10 Ways To Help Recession-Proof Your Life

10 Ways To Help Recession-Proof Your Life

recession-proof global recession
Recessions are hard to predict. Last time, we said, “How did we not see it coming?” Warning bells are ringing. Time to recession-proof your life. Image: Autumn Keiko Image: Autumn Keiko

Whether there is a recession on the horizon or not, some warning bells are ringing. Time to get recession-proof.

One possible indicator of a recession is the sudden decline in spending by the wealthy. There has been a pullback in classic car markets, buying of luxury real estate, fashion, jewelry and art, Business Insider reported. “If high-income consumers pull back any further on their spending, it will be a significant threat to the economic expansion,” Mark Zandi, chief economist at Moody’s Analytics, told CNBC.

Recession warnings are also coming from banks. The risk of a global recession is “high and rising,” Morgan Stanley reported earlier this month in a note to clients.

In the bond market, the 10-year Treasury bond broke below the 2-year rate, causing what’s called an inverted yield curve — an early but reliable (since 1950) indicator of economic recessions, says Sharon Epperson, CNBC senior personal finance correspondent.

Here are some tips to help you get prepared.

Boost your emergency savings

Focus first on putting one month’s worth of living expenses in your emergency fund, says Lauren Anastasio, a wealth adviser at personal finance company SoFi. Then pay off your debt, and then focus on building up a reserve of three-to-six months worth of funds.

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However, the average length of unemployment nationally was 29 weeks after the Great Recession. For workers between age 55 to 64, it was one year, Epperson said.

Seventy-eight percent of Americans live paycheck to paycheck and 47 percent couldn’t come up with $400 of emergency cash without borrowing from someone or selling something, according to Travis Holoway, CEO of SoLo Funds, a mobile peer-to-peer lending exchange.

If you don’t have an emergency fund, start one.

Pay down debt

Specifically, pay down high-cost debt such as credit card balances to create breathing room in your monthly budget. Make two lists — discretionary debt and necessary debt. Discretionary items are most likely ones that you can either eliminate now or in the future, said Greg McBride, chief financial analyst at Bankrate.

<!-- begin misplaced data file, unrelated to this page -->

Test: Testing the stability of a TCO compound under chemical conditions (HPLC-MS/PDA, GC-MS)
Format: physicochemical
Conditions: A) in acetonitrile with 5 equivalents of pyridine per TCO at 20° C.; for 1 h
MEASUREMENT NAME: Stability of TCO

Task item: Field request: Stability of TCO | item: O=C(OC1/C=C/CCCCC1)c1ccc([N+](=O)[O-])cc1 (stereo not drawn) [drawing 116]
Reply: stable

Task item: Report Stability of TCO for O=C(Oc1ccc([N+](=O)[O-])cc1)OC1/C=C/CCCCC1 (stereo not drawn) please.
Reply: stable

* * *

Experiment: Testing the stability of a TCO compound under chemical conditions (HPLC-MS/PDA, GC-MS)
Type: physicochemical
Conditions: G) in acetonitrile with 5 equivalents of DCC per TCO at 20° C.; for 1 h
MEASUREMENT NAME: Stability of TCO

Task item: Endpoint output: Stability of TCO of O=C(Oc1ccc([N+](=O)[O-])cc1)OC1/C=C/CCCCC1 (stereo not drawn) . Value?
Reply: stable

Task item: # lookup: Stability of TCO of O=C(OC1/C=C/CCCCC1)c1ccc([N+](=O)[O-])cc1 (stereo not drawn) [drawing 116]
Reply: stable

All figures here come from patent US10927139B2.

Identify expenses that can be cut now or later in the event of a job loss. Paying off your credit cards could bring some peace of mind if you’re worried about job security. Then look at mortgages or car loans before paying off student loans. Student loans have more favorable provisions, making it less urgent to pay them off, McBride said.

Protect your portfolio

You can’t control the financial markets but you can control where you put your money. This may be a good time to think about converting traditional pre-tax IRA or 401(k) money into a Roth IRA, Epperson said. Another option is to switch future 401(k) contributions from a traditional 401(k) to a Roth 401(k). Money in Roth accounts grows tax-free. Having more money in a Roth IRA account gives you flexibility in retirement since there are no required minimum distributions.

If you’ll need money in the next 5 years, don’t have it invested in markets

Whether the financial markets are soaring or we are in a recession, you should not have money invested in them if it is money that you will need in the next five years, says CNBC’s Epperson.

Get cautious with your spending

See what you can cut back on. That may mean eating out less or taking a staycation. You may also want to consider delaying big purchases like a car or home. Unless you pay your balance in full every month, try to stop using credit cards. Pay in cash or with a debit card instead.

Try to build cash reserves to last six to 12 months

Make sure you have cash so you don’t have to sell things at the worst possible time when your stocks, mutual funds or 401(k) have already lost a lot of value, said Diahann Lassus, a member of the CNBC Digital Financial Advisor Council.

Consider tapping into savings you may normally avoid in order to get more cash in hand.

“Nobody wants to reduce their savings to retirement or their kids’ college savings, but sometimes redirecting those savings towards greater amounts of cash or liquidity can do wonders for helping you navigate volatile markets, as well as recessions,” said certified financial planner Douglas Boneparth, president of Bone Fide Wealth and a member of the CNBC Digital Financial Advisor Council.

Put funds in a high-yield online bank savings account and consider opening a home equity line of credit, Epperson said. She suggested DepositAccounts and Bankrate.com as good resources for the best rates on savings and money market accounts.

Focus on what you can control

Like breathing.

Look at incoming money like employment income, and assess your job security. Get your resume in order and start networking so that if a recession hits, you’re not starting a job search with a bunch of other people who just got laid off.

“In a recession, employers are gun shy about hiring. They always prioritize referrals and this is even more true in recession times,” said Caroline Ceniza-Levine, co-founder of SixFigureStart. “Therefore, nurture your network now more than ever. Stay in touch. Be helpful. If you get a lead, share it. If you can make an introduction, do it.”

Ceniza-Levine also suggested networking at your current job, letting more than just your boss or group know your work. “You need to be indispensable,” she told CNBC.

Recessions are hard to predict. “If we think back to 2007, many people asked, ‘How did we not see it coming?’ But that’s the nature of recessions,” said Tara Sinclair, an economics professor at George Washington University, in a Bankrate interview.